Written by Michael (Mike) Erlihson, PhD.
This review is part of a series of reviews in Machine & Deep Learning that are originally published in Hebrew, aiming to make it accessible in a plain language under the name #DeepNightLearners.
Good night friends, today we are again in our section DeepNightLearners with a review of a Deep Learning article. Today I've chosen to review the article Perceiver: General Perception with Iterative Attention.
Reading recommendation: a must (!!!) if you're into Transformers. For others - very recommended (the idea behind it is very cool!).
Clarity of writing: Medium plus
Required math and ML/DL knowledge level to understand the article: Basic knowledge with the Transformer architecture and with software complexity.
Practical applications: Transformers with low complexity which can process long series of data (image patches, video frames, long text, etc.).
- Transformers with low complexity and low storage
Mathematical Tools, Concepts and Marks:
- Transformers Architecture Basics
The transformer is a neural network architecture designed to process serial data. It was first introduced in 2017 in an article titled Attention is All You Need. Since then, the Transformers took over the NLP world and became its default architecture. Through pre-training, the Transformers are used to build meaningful data representations (embedding), which in turn can be calibrated (fine-tuned) into a variety of downstream tasks.
Recently, the transformers had also started invading the computer vision field. Among the articles which used Transformers for different computer vision tasks are An Image is Worth 16x16 Words: Transformers for Image Recognition at Scale, TransGan, Pretrained Image Transformer, and DETR. Lately, Transformers are also used for video processing (Knowledge Fusion Transformers for Video Action Classification). Usually in computer vision, the Transformers inputs are image patches.
Yet, there are several challenges that prevent a wider usage of Transformers in the visual domain:
- The inherent local dependencies that exist in images
Convolution networks traditionally "stars" on almost every computer vision task. They calculate lower layers' features based on nearby pixels and consequently make use of the local dependencies (connections) which exist inside images. Transformers, however, don't allow such local representations since the data representation is built through simultaneously analyzing all of the data connections. This difficulty can be overcome with a sophisticated weight initialization mechanism. Some used convolution layers as a first stage to build patch representations before feeding them into the Transformer.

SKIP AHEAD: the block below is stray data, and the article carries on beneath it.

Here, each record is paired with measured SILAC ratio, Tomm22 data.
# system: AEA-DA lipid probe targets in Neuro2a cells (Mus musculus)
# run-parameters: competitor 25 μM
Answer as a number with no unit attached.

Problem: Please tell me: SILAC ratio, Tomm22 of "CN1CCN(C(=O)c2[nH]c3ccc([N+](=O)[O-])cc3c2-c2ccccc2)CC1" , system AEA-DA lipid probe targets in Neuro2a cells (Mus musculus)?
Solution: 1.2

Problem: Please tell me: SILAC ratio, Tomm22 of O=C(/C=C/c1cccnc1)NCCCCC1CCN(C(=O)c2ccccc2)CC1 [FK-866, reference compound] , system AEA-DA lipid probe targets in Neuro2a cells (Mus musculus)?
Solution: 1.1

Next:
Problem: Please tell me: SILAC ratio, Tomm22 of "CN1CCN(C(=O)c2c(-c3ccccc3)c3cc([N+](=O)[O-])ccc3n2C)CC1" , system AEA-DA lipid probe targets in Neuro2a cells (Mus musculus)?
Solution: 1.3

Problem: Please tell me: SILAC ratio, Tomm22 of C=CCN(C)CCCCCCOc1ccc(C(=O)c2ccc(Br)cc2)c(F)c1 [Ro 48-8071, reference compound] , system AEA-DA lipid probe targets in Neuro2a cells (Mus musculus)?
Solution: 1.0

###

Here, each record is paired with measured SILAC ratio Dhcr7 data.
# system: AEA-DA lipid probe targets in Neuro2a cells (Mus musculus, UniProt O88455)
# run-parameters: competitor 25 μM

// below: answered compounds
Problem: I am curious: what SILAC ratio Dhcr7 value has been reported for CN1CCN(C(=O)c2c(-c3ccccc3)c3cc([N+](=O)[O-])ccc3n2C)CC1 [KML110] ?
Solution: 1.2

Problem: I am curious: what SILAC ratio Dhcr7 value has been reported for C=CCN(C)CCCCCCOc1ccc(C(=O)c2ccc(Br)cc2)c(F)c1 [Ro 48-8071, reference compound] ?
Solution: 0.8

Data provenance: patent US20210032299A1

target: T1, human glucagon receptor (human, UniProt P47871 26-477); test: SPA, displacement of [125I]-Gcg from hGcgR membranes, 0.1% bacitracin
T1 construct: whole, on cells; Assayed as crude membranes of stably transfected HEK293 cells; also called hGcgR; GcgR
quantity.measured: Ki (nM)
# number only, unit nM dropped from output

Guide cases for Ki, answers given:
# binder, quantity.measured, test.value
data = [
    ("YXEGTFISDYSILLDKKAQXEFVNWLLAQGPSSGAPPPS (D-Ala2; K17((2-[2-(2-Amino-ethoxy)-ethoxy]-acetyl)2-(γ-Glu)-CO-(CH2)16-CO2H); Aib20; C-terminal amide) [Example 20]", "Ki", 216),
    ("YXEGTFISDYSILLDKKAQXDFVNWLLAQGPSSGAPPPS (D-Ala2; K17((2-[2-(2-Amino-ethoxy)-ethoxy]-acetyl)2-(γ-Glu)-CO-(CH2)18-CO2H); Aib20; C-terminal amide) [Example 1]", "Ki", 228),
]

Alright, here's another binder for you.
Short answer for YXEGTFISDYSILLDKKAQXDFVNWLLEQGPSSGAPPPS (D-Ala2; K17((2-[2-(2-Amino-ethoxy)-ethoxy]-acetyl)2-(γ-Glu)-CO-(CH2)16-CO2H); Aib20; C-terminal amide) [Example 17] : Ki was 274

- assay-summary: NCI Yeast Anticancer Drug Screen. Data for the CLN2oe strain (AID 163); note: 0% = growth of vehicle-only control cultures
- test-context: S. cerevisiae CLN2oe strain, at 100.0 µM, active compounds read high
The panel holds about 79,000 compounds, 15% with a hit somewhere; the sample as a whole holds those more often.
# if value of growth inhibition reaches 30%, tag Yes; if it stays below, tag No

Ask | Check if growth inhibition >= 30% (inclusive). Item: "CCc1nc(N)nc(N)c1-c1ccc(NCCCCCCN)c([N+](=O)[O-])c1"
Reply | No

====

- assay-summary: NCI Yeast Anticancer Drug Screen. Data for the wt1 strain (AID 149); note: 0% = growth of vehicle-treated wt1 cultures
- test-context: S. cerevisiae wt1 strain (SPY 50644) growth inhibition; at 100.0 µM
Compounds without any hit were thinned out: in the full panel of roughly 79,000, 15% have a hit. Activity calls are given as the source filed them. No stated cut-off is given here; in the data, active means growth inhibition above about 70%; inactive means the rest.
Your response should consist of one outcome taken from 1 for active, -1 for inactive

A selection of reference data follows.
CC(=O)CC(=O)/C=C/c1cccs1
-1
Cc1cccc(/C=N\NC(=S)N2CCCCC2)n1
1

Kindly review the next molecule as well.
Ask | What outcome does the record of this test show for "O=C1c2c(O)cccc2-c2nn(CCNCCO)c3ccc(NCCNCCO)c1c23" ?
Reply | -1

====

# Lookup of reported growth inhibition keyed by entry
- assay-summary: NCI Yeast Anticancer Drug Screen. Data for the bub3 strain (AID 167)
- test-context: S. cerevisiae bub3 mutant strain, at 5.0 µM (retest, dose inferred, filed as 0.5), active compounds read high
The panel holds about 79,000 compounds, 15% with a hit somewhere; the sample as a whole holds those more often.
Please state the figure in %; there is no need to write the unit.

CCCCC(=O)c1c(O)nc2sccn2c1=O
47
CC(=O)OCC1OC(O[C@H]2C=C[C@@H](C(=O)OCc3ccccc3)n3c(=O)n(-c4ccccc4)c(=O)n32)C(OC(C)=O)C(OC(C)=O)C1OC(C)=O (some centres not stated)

- Squared computation complexity w.r.t the transformer input
The Transformer builds data representation by analyzing the connections between all the input parts using a mechanism called "Self-Attention" (SA) - the transformer heart. In SA, a calculation for M lengthed input has a complexity of O(M2). It becomes problematic in computation time and space for high-resolution images due to a large number of patches. In the past two years, several articles have suggested computationally cheaper variants of the Transformer, such as Reformer, Linformer, and Performer. However (and AFAIK), these versions have not even reached the classic transformer performance on downstream tasks.
The Article in Essence:
The squared complexity of the Transformer originates in the Self Attention (SA) mechanism. It occurs because of multiplication, which will be marked as
L, of the interchangeable matrices
K' are Query and Key matrices, and
X is the transformer input. The size of the matrices
M is the input length and
D is the data representation dimension (embedding size). It's easy to see then how the SA computationally of O(M2) originated. Remember that the output of SA is calculated as
V' is the Value matrix.
In contrast with most of the other articles, which offer computationally cheap alternatives for the Transformer using different approximations for the SA mechanism, this article proposes a different approach to attack this problem. They suggest learning (!) the
Q matrix instead of calculating it out of the input. Doing so,
Q can be significantly smaller than the input length M, and the complexity of multiplying
K will not be squared but linear - O(MN).
The basic idea:
The article proposes calculating Q as Q'A where A is a learned matrix, called a latent array. K and V matrices are calculated similarly to the original SA mechanism. Later, instead of calculating the Self-Attention expression for the input X, the article calculates Cross-Attention between the input X and the latent array A. The latent array A length is significantly smaller than the input size. Hence, the squared complexity is prevented.
Note: The Cross-Attention mechanism was first presented in the BERT article. It was used to calculate the connectivity between BERT's encoder input and the decoder's intermediate output on tasks such as automatic translation or text summarization.